At least that is the conventional wisdom in the UK. Sadly, the save-the-pound brigade hit something of a snag. The economic indicators tell a rather different story. Since the financial crash, Germany and France have fared better in the single currency than has Britain outside.
The two big eurozone countries have suffered a smaller drop in output since the hurricane hit in 2007. Britain has ended up with a fiscal deficit three times that of Germany and 50 per cent above that of France. As for prices, it is the Bank that has lost the plot. Britain’s 2 per cent inflation target has been all but abandoned. Prices in Britain are rising twice as fast as in the eurozone.
Ah, but wait, I hear Messrs Balls, Osborne and King riposte in unison. Britain has at least been free to devalue sterling. The value of the pound has dropped a hefty 20 per cent during the past few years. That would be impossible were Britain trapped in the euro straitjacket.
Perhaps I am alone in thinking it odd that a central bank should be so eager to debauch its own currency. The politicians, I can understand. Like Harold Wilson in 1967 they forever cling to the deceit that sterling’s depreciation has no effect on the pounds in voters’ pockets. Besides the now cheap pound that has lost much of its value has not led to a rebalancing towards manufacturing in any meaningful way,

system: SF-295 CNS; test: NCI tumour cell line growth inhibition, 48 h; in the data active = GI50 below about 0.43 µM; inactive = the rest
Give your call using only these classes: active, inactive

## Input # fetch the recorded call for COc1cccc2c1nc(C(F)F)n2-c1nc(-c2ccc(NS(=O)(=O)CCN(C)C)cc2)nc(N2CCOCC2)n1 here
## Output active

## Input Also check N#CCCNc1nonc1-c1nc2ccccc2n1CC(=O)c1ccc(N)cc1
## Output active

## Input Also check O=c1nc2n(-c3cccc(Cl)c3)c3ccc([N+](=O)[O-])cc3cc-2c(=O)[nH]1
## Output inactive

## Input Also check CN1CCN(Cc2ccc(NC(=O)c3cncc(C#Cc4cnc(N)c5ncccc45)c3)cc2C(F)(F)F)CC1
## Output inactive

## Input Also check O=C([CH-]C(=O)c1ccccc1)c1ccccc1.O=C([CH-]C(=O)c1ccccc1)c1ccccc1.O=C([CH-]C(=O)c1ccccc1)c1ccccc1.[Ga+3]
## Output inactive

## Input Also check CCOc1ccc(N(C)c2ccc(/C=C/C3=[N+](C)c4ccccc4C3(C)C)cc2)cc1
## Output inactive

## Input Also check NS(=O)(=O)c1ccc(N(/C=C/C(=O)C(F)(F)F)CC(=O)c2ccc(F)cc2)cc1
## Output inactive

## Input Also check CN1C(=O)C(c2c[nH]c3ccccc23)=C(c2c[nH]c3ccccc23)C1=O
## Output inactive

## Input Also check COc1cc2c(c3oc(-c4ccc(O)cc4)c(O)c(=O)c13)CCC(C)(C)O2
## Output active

Devaluation has been an addiction of the politicians and professional policymakers in charge of Britain’s boom-and-bust economy for the past 60-odd years. Back in, say, 1960, one pound would buy about 12 Deutschmarks. If Germany had kept its currency, today’s figure would be about two D-Marks. Funny how German exporters still so easily outsell the British.
One or two countries in the eurozone have indeed fared worse than Britain since 2007. Ireland and Greece are the notable examples. But this raises another problem. Have Mr Balls and Mr Osborne so lowered their ambitions for Britain as to see Europe’s two smallest economies as the most useful comparator?
The uncomfortable reality is that eurozone countries against which Britain more naturally measures its performance have suffered less as a consequence of the crash. If one goes back further – say, to the creation of the euro in 1999 – the growth performance of the three economies has been pretty much of a muchness.
In truth, the real lesson from all this is a more prosaic one. Those charged with steering the economy should show a touch of humility. The thread linking the multiple mistakes in British economic policymaking in recent decades has been the righteous certainty of those making the wrong decisions.
It is visible again now at the Treasury and Bank as the senior officials so complicit in Mr Brown’s boom tell Mr Osborne the only course is the ferocious fiscal squeeze on which he has now embarked. They may, of course, be right this time. But the record hardly leaves one brimming with confidence.